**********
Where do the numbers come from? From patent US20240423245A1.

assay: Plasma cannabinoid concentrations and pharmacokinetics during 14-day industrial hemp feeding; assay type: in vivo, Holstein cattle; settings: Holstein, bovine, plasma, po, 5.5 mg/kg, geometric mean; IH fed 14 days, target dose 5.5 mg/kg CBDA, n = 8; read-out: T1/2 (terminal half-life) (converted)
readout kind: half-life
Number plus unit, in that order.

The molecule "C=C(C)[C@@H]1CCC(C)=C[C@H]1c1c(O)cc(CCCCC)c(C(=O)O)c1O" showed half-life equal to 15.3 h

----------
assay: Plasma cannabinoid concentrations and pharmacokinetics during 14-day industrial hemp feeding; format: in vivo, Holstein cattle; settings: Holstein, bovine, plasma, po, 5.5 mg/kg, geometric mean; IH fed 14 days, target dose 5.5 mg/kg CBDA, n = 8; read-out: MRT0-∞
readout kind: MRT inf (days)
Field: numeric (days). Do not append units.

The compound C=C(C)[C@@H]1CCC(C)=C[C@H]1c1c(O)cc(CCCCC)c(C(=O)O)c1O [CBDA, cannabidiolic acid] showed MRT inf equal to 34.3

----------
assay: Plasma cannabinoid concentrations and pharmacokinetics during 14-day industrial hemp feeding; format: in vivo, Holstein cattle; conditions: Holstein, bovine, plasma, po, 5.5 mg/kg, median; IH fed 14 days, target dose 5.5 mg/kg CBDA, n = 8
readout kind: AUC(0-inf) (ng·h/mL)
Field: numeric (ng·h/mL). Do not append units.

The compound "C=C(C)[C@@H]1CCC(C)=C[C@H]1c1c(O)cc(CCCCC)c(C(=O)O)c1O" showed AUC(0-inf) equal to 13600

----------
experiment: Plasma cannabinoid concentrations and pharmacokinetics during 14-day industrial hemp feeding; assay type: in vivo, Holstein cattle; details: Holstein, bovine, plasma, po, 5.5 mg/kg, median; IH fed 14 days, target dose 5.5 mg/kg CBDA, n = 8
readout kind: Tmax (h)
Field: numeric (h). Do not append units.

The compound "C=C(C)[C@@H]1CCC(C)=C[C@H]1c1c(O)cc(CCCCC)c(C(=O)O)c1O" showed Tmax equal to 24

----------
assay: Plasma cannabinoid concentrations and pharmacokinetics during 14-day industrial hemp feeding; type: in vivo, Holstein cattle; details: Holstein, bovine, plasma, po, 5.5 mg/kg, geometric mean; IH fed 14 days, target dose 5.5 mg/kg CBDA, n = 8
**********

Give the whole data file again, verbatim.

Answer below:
Where do the numbers come from? From patent US20240423245A1.

assay: Plasma cannabinoid concentrations and pharmacokinetics during 14-day industrial hemp feeding; assay type: in vivo, Holstein cattle; settings: Holstein, bovine, plasma, po, 5.5 mg/kg, geometric mean; IH fed 14 days, target dose 5.5 mg/kg CBDA, n = 8; read-out: T1/2 (terminal half-life) (converted)
readout kind: half-life
Number plus unit, in that order.

The molecule "C=C(C)[C@@H]1CCC(C)=C[C@H]1c1c(O)cc(CCCCC)c(C(=O)O)c1O" showed half-life equal to 15.3 h

----------
assay: Plasma cannabinoid concentrations and pharmacokinetics during 14-day industrial hemp feeding; format: in vivo, Holstein cattle; settings: Holstein, bovine, plasma, po, 5.5 mg/kg, geometric mean; IH fed 14 days, target dose 5.5 mg/kg CBDA, n = 8; read-out: MRT0-∞
readout kind: MRT inf (days)
Field: numeric (days). Do not append units.

The compound C=C(C)[C@@H]1CCC(C)=C[C@H]1c1c(O)cc(CCCCC)c(C(=O)O)c1O [CBDA, cannabidiolic acid] showed MRT inf equal to 34.3

----------
assay: Plasma cannabinoid concentrations and pharmacokinetics during 14-day industrial hemp feeding; format: in vivo, Holstein cattle; conditions: Holstein, bovine, plasma, po, 5.5 mg/kg, median; IH fed 14 days, target dose 5.5 mg/kg CBDA, n = 8
readout kind: AUC(0-inf) (ng·h/mL)
Field: numeric (ng·h/mL). Do not append units.

The compound "C=C(C)[C@@H]1CCC(C)=C[C@H]1c1c(O)cc(CCCCC)c(C(=O)O)c1O" showed AUC(0-inf) equal to 13600

----------
experiment: Plasma cannabinoid concentrations and pharmacokinetics during 14-day industrial hemp feeding; assay type: in vivo, Holstein cattle; details: Holstein, bovine, plasma, po, 5.5 mg/kg, median; IH fed 14 days, target dose 5.5 mg/kg CBDA, n = 8
readout kind: Tmax (h)
Field: numeric (h). Do not append units.

The compound "C=C(C)[C@@H]1CCC(C)=C[C@H]1c1c(O)cc(CCCCC)c(C(=O)O)c1O" showed Tmax equal to 24

----------
assay: Plasma cannabinoid concentrations and pharmacokinetics during 14-day industrial hemp feeding; type: in vivo, Holstein cattle; details: Holstein, bovine, plasma, po, 5.5 mg/kg, geometric mean; IH fed 14 days, target dose 5.5 mg/kg CBDA, n = 8